In response to the latest analysis from the Integrated Food Security Classification System (IPC) on the situation in Somalia, Parvin Ngala, Oxfam’s Regional Director for the Horn, East, and Central Africa said:
“The situation in Somalia is rapidly deteriorating and the warning that famine is expected as early as October highlights the increasingly narrow window of time to reduce the accelerating loss of life and prevent further suffering.
“Despite numerous alarms raised over the past two years, nearly 6.7 million people are facing very high levels of hunger with nearly 2 million acutely malnourished children – over 50 percent of the total population of children in Somalia. And if the world does not act now, at least 300,000 people will be in famine or similar conditions before the end of the year. The number of people caught up in the crisis is almost double the number of those affected by the famine in 2011 that killed over a quarter of a million people – half of them children under the age of five.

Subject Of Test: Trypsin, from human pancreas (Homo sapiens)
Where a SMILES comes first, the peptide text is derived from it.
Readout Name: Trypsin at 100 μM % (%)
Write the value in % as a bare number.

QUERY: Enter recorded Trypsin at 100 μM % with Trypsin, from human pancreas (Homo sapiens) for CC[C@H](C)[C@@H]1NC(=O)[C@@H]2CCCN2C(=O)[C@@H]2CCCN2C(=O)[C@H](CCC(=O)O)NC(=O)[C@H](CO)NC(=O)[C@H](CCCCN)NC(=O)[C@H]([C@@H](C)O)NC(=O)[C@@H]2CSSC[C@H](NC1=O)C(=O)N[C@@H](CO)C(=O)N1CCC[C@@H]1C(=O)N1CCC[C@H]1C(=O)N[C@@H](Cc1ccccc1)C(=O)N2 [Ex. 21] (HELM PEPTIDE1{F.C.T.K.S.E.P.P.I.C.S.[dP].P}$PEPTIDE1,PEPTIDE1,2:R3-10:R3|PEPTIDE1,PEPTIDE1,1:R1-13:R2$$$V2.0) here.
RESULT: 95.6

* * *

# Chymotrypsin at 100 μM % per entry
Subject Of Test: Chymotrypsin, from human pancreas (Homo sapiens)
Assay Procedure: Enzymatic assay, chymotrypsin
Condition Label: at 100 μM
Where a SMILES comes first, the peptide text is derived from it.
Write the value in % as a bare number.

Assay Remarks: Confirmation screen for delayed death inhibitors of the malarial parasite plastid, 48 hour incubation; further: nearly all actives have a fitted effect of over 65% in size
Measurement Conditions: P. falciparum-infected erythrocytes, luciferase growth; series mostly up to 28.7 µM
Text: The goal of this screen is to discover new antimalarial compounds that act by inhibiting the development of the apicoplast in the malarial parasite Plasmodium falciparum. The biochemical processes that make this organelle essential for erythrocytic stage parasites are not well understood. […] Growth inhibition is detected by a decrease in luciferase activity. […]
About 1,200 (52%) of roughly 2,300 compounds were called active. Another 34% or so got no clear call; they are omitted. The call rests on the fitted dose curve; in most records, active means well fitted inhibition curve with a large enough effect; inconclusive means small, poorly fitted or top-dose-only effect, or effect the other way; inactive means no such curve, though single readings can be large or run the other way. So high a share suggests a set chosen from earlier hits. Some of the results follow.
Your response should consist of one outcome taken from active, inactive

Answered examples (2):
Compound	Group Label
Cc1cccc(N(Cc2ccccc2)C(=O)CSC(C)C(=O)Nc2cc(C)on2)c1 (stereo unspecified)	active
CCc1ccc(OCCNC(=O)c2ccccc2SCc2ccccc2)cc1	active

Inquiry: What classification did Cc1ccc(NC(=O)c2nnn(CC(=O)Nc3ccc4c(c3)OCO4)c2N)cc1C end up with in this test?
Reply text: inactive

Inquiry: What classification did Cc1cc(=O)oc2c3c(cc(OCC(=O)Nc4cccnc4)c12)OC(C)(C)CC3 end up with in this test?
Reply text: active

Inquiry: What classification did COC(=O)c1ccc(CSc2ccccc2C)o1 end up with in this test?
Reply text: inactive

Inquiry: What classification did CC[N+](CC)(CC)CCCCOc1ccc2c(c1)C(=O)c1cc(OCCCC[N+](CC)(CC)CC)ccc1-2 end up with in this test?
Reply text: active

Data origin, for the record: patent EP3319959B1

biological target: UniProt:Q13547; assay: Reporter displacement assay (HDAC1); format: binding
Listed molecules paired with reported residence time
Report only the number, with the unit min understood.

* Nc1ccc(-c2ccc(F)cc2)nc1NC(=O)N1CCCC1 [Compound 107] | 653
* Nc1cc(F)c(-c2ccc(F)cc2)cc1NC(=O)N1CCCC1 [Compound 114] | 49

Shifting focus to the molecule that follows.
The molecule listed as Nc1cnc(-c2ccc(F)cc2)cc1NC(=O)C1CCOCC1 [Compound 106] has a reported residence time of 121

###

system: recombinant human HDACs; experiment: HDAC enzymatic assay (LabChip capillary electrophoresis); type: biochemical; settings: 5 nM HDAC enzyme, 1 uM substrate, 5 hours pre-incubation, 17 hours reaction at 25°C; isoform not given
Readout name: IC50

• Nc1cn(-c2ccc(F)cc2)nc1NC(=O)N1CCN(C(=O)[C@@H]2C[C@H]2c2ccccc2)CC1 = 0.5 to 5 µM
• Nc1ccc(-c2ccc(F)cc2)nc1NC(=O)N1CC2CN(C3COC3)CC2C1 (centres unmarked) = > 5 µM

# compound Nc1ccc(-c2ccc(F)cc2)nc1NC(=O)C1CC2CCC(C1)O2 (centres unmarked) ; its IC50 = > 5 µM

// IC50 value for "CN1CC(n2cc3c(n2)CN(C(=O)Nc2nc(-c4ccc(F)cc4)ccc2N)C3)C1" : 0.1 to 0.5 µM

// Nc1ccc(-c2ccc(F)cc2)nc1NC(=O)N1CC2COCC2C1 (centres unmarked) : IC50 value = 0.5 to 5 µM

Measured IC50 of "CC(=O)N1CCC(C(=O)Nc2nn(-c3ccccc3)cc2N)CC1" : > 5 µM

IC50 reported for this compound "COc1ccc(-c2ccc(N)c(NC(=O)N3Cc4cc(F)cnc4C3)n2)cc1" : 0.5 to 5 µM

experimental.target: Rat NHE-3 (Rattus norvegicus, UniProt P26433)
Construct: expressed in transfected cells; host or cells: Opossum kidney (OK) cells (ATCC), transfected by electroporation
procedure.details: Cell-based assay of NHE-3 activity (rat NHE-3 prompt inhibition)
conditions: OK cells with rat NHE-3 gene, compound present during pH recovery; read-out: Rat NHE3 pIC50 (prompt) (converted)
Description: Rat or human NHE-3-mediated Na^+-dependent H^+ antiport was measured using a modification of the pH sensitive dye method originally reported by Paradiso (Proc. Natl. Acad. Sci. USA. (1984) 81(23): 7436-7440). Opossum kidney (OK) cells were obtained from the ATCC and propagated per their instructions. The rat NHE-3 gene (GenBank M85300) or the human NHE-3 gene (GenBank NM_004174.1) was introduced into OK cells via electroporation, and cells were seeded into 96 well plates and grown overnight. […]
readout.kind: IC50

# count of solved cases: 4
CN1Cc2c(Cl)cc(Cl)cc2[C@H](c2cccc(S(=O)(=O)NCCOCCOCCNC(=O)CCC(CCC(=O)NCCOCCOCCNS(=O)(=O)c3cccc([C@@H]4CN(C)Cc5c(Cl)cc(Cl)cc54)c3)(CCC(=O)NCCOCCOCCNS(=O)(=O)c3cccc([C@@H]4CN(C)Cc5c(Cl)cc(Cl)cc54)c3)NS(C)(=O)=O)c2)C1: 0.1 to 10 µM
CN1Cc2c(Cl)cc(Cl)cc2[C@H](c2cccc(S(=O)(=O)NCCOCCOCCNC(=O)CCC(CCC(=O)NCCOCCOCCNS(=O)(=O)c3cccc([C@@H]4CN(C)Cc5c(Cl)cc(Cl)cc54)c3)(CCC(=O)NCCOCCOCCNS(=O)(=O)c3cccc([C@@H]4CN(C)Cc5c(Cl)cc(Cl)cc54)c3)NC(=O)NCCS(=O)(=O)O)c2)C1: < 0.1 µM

“Humanitarian assistance has helped save lives, but due to low levels of funding this assistance is now expected to decrease sharply and the situation worsen significantly.
“Across East Africa, Somalia, Kenya and Ethiopia are facing the worst drought in 40 years and South Sudan is suffering a fifth consecutive year of severe flooding. On top of ongoing conflict, the COVID-19 economic fallout and surging food prices, these climatic shocks have decimated crops and livestock and eroded people’s ability to cope.
“With the dire situation in Somalia likely to worsen further into 2023 as an unprecedented fifth consecutive failed rainy season is predicted; warnings can no longer be ignored. World leaders and the international community must act now.”